Device found to retain 95% capacity after driving 500,000 kilometres
The quest for safer, durable and inexpensive batteries for electric vehicles crossed a new milestone recently. Tests conducted on a prototype solid-state battery built by United States-based company QuantumScape retained 95 per cent of its capacity after driving after completing 1000 charging cycles.
For an electric car with a range of 500-600 kilometres, this corresponds to a total mileage of more than half a million kilometres. Typically the industry standard target for this development phase of a solid state battery is about 700 charging cycles and a maximum capacity loss of 20 per cent. The results indicate a big breakthrough in the history of lithium ion batteries.
This was announced by PowerCo, global automaker Volkswagen’s battery company that conducted the tests over several months. The device can be a potential solution to multiple challenges electric vehicle (EV) batteries face at the moment regarding cost, safety, capacity, charging time as well as durability.
The battery tested by PowerCo is different from the lithium-ion battery used in EVs today. It uses a solid electrolyte as opposed to a liquid electrolyte used in conventional lithium-ion batteries.
Typically, cells used in EV batteries have four essential components — two electrodes, a liquid electrolyte and a separator. While liquid electrolyte is widely used for its high ionic conductivity and wettability and helps move ions from the cathode to the anode while charging and the anode to cathode with discharging, it poses safety and performance challenges.
In comparison, the solid-state electrolyte, which also serves as a separator, offers improved temperature tolerance, does not leak and is non-flammable. Studies have shown that solid electrolytes can adapt to higher-than-ambient temperatures (60-120°C), which may make them more suitable for Indian conditions.
While in all solid-state batteries, the liquid electrolyte is completely replaced, several solid-state battery concepts have initially used liquid electrolytes as catholyte or anolyte on electrodes to guarantee sufficiently high ionic conductivity, especially at the interface between the electrolyte and the electrode materials.
Seen as a futuristic technology, it took 40 years to solve the research question of solid-state batteries. For decades, researchers have tried to harness the potential of solid-state and lithium-metal batteries, which hold substantially more energy in the same volume and charge in a fraction of the time compared to traditional lithium-ion batteries.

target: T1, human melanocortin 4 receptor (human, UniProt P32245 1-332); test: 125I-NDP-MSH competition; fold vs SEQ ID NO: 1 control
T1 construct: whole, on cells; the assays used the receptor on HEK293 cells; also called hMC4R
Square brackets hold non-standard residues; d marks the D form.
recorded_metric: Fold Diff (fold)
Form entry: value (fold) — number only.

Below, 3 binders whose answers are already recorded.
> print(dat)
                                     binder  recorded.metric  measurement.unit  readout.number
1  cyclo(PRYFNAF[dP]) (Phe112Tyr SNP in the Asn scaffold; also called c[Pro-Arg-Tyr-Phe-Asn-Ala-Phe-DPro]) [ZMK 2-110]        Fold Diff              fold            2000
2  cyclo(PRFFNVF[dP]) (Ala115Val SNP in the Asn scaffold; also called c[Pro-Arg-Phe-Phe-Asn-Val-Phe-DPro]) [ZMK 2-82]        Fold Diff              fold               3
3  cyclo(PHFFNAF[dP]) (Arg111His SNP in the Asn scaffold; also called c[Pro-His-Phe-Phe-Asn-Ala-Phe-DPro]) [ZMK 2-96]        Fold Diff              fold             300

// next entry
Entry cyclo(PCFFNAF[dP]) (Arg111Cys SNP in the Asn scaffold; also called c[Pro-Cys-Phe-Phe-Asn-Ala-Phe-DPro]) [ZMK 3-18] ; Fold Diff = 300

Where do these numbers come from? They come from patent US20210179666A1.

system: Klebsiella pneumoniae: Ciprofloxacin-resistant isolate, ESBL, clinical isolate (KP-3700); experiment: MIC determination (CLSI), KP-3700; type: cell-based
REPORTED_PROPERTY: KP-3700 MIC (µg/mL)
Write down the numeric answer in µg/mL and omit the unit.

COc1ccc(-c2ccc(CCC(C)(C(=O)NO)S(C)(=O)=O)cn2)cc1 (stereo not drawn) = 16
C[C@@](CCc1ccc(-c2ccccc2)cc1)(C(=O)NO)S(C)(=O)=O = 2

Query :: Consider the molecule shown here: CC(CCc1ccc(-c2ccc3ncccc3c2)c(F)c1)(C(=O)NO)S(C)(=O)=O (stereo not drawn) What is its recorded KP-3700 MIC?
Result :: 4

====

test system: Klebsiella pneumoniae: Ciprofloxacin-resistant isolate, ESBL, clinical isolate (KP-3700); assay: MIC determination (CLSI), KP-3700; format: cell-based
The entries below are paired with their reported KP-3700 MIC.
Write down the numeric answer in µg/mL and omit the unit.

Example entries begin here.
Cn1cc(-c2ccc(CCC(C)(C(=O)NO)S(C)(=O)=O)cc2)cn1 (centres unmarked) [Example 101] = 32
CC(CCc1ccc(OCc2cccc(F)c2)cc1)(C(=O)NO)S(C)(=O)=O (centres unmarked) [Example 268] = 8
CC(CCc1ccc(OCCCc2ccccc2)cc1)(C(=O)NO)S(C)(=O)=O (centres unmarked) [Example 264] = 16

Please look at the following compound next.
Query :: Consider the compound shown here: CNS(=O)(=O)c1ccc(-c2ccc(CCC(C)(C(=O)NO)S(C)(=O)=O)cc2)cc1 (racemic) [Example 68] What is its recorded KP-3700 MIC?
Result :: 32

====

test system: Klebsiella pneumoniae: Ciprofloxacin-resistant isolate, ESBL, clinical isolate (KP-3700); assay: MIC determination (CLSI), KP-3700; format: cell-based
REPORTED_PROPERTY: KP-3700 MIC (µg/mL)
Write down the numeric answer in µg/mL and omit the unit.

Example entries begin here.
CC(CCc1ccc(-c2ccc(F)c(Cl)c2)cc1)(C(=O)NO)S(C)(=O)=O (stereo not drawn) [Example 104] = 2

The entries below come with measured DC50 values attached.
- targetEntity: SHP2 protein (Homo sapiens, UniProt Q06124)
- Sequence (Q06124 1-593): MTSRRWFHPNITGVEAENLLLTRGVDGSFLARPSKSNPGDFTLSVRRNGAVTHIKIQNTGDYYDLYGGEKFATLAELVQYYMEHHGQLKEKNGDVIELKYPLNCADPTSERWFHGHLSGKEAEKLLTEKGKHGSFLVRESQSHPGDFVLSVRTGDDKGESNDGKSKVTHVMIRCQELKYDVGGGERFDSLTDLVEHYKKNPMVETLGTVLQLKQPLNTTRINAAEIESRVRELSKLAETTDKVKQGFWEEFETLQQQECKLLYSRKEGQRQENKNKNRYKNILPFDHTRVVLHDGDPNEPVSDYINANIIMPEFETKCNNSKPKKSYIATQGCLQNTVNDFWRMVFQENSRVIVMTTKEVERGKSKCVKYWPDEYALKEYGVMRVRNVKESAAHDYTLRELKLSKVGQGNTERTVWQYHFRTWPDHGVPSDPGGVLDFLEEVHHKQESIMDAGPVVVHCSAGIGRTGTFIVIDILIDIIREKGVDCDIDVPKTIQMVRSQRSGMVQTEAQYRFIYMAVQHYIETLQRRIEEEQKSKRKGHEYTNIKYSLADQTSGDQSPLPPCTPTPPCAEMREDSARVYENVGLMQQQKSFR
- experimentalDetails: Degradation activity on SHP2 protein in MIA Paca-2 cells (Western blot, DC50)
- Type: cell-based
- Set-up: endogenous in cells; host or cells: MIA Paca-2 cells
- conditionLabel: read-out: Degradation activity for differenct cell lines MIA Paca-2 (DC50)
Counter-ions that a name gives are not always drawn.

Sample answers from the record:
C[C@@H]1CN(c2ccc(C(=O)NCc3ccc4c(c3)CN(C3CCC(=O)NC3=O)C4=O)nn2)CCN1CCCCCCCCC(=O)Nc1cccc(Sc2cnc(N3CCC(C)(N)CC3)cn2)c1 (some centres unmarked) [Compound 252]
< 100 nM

All through these 40 years, researchers struggled to push the technology up the development ladder. It was stuck at the laboratory level because the scientists could not provide satisfactory answers to the questions of high cycle life, good thermal stability and high current density.
Solid-state batteries can use metallic lithium for the anode and oxides or sulphides for the cathode, increasing energy density. Materials that hold promise for use as electrolytes include ceramics ( oxides, sulphides, phosphates) and solid polymers.
QuantumScape’s anode-free solid-state lithium-metal cell is built in 24 layers and can easily be replicated for series cell production. The next step for series production is to scale the manufacturing processes.
Anode-free cells have no active materials on the anode in the beginning. It has neither carbon nor predeposited lithium on the current collector and all the lithium metal is drawn directly from the cathode during the first charge. The potential advantage of these devices is an increase in energy density.
Several automotive companies are invested in solid-state battery technologies. The Volkswagen Group has been involved with QuantumScape since 2012 and is one of the main investors in the company. Others include BMW which has invested $20 million in 2022 in Solid Power to expand production of solid-state batteries and Toyota and Hyundai that have announced the launch of their solid-state battery EV in 2025.
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